Swap liquid soap in plastic bottles for bars of soap.
Try making your own beauty products to reduce the number of plastic containers you end up with in the bathroom. There are numerous online recipes and tutorials for soap, shampoo, shower gel, toothpaste, scrubs and lotions. Using simple, inexpensive ingredients, these products are better for the planet and reduce your use of plastic too.
Celebrate birthdays without plastic tat. Popular decorations that can be reused time and time again, include bunting, tassels, tissue pom poms, lanterns, fresh flowers, and more. And party bags no longer have to be filled with rubbish.
Stop using plastic wrap for food. Beeswax cloths from companies like The Beeswax Wrap Co are a great reusable alternative.
Teabags. Did you know that some contain plastic?! Ditch them and buy leaf tea and a teapot instead.
For more ideas on how to make a change head to our article about Going Green.
The strangest summer term is drawing to a close. We’ve all learned a lot about teaching children this term so now’s the time to give thanks with our teacher gift ideas.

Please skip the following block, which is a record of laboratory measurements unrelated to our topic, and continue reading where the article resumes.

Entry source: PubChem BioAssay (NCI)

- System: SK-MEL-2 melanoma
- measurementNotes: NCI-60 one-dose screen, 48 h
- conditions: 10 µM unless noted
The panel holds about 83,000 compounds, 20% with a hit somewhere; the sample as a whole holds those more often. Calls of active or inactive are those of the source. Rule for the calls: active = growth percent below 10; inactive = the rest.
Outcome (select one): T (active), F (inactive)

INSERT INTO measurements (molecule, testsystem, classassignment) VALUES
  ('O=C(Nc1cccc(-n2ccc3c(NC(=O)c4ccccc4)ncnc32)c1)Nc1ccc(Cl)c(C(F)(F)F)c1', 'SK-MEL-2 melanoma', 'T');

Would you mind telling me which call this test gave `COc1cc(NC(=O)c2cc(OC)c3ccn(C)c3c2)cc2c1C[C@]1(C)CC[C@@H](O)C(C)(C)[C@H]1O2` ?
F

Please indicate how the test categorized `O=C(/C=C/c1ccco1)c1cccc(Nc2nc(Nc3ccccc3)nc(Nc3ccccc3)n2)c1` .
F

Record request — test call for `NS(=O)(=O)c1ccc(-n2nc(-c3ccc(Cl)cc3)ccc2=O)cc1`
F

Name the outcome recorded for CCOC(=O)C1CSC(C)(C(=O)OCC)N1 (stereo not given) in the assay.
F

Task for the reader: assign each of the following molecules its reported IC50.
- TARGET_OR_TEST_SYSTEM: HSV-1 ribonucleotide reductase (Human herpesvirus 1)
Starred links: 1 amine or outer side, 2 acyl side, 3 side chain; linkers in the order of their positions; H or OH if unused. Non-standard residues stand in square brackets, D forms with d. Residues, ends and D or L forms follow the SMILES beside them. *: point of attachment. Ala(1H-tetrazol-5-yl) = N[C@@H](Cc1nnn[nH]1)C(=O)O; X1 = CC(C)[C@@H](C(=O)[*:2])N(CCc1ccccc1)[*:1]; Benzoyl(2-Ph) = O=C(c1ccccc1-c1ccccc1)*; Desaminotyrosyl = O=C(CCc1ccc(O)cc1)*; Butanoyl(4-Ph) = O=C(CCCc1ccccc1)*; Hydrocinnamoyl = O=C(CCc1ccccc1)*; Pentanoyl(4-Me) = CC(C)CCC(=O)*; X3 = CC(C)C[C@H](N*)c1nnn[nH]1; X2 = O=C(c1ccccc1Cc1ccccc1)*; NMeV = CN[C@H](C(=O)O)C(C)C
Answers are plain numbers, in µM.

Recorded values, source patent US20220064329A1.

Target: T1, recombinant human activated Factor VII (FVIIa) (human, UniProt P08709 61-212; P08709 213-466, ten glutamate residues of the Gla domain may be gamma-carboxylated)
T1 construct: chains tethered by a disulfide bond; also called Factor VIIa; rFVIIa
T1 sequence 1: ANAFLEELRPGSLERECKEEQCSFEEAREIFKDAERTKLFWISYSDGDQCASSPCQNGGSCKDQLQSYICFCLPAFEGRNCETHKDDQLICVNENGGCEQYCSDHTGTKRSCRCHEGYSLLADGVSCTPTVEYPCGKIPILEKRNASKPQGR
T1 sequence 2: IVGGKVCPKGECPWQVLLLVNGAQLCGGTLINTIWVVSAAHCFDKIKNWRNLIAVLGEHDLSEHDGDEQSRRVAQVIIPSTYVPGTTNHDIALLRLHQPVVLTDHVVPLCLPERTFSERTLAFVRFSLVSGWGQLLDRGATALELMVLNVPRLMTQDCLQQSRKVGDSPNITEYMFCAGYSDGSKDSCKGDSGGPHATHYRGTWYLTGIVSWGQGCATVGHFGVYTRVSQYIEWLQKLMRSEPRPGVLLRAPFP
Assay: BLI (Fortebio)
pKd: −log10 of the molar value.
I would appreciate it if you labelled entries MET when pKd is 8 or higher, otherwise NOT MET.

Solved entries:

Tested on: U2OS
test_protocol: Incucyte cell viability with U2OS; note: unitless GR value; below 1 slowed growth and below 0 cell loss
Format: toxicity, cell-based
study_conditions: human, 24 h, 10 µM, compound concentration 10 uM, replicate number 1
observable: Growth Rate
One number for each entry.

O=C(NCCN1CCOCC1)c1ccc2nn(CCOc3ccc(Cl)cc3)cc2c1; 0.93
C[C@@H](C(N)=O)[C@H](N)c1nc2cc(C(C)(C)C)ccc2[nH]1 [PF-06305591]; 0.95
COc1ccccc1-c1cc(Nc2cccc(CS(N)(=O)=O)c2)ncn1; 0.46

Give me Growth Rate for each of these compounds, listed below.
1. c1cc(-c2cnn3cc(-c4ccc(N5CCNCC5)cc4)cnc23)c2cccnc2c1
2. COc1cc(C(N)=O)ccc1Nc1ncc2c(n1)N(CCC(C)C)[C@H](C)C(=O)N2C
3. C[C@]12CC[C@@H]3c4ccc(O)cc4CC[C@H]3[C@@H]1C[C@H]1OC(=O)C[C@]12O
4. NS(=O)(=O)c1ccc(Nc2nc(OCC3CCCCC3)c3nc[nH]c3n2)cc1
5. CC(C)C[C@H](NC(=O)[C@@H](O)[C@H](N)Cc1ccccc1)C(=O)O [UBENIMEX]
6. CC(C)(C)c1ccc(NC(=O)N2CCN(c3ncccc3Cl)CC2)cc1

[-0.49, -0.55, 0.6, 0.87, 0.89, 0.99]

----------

Lockdown has strengthened our respect for our kids’ teachers. FACT. One key learning for us all over lockdown was that they really are super. From quickly adapting to digital classrooms, hours of marking all those assignments and remaining flexible at a time of uncertainty and helping to put their students (and parents) at ease. We owe a lot to our teachers for doing all they can to give our kids the best possible experience of learning from home. So here’s the City Kids roundup of teacher gift ideas which you could also access to give yourself a pat on the back!
A gift that’ll brighten up any teacher’s desk. We love that these Papier notebooks can be personalised PLUS Papier is donating 50% of profits to AKT, the brilliant charity dedicated to providing safe homes and better futures for LGBTQ+ young people.
Wean in 15 by Joe Wicks contains 100 recipes to take your child from milk to solids and beyond, including this recipe for Caribbean Spiced Chicken and Squash Curry.
When we spoke to Joe Wicks about Wean in 15 he told us his favourite recipe was Caribbean Spiced Chicken and Squash Curry. So here’s the recipe for you!
This is the tastiest curry in the whole book. Remember your baby’s appetite can vary day-to-day, so don’t be upset if they don’t eat all the food you offer them.
Makes 1 adult and 2 child portions
1 ½ tbsp Caribbean curry powder or normal curry powder 4 skinless, boneless chicken thighs, cut into bite-sized pieces 1 tbsp coconut oil 1 onion, finely chopped Sprig of thyme 1 bay leaf 1 clove garlic, minced 1 tsp minced ginger ½ tsp allspice powder 4 plum tomatoes, roughly chopped 1 x 400ml tin of coconut milk 400g frozen cubed butternut squash Juice ½ lime 6 spring onions, roughly chopped Small bunch of coriander, roughly chopped